herrettscott - on 02 Oct 2012
In reply to stonemaster: Using this argument is very short sighted, it is true that the spike in energy that the likes of India and China have consumed in the last 25 years is a result of increasing populations and a minor part of their population becoming more affluent. However lets not kid ourselves by using China and India as reasons for not acting. Remember we in the west outsource our manufacturing to these countries in exchange for cheap "stuff" we consume at ever increasing levels.
Jon Stewart - on 02 Oct 2012
In reply to The Lemming:
> (In reply to sjc)

> Me scooting around the world isn't going to make a jot of difference to saving the planet.
>
> Maybe you could have a chat with the growing economies of China and India before you step off your moral soapbox over a few thousand climbers who pootle round the country or further afield relaxing?

Best thing that can be done for our kids and grandkids is work out how to run a low-carbon economy. It's useful for demand for high carbon stuff to be replaced with demand for low-carbon stuff (to be incredibly simplistic), and consumer choices can play a part in that.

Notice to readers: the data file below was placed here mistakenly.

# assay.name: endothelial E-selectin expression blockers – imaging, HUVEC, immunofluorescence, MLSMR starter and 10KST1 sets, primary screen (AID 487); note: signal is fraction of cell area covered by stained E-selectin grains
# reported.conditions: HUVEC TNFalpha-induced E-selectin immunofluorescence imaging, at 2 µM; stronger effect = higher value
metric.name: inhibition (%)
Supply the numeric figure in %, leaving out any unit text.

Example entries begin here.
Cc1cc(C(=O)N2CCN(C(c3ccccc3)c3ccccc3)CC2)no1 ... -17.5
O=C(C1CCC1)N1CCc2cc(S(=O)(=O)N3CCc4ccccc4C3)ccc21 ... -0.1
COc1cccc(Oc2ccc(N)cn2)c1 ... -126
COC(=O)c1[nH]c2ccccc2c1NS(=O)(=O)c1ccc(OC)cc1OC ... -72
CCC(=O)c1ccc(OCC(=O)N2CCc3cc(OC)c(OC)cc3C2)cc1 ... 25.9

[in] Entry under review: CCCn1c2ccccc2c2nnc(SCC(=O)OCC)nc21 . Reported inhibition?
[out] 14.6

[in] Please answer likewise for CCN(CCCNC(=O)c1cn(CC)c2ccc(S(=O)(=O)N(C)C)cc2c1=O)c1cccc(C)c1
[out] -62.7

By changing demand, the development of low-carbon stuff will speed up, and the prices of low-carbon products will fall. It could in some cases become more efficient to do things in a low-carbon way, which China etc would adopt out of competitiveness. But either way, once things are really f^cked so that everyone, including India and China have to do something out of short-term self interest, having all the technology and policy responses ready to go will be a big advantage.

The alternative of taking no interest in moving towards a low-carbon economy in consumer choices is just to be unhelpful to future generations. I don't think it's realistic to ask people to make significant sacrifices, but I do think there's a point in making carbon footprint a factor in consumer choices.
Jon Stewart - on 02 Oct 2012
In reply to mrbird:
> (In reply to Jon Stewart) Im just saying I think its a load of nonsense and why I thought it was a load of nonsense. Considering modern science has been studying this less than a hundred years

>in a world that they cant actually date

Eh?

>I reckon its more theory than truth.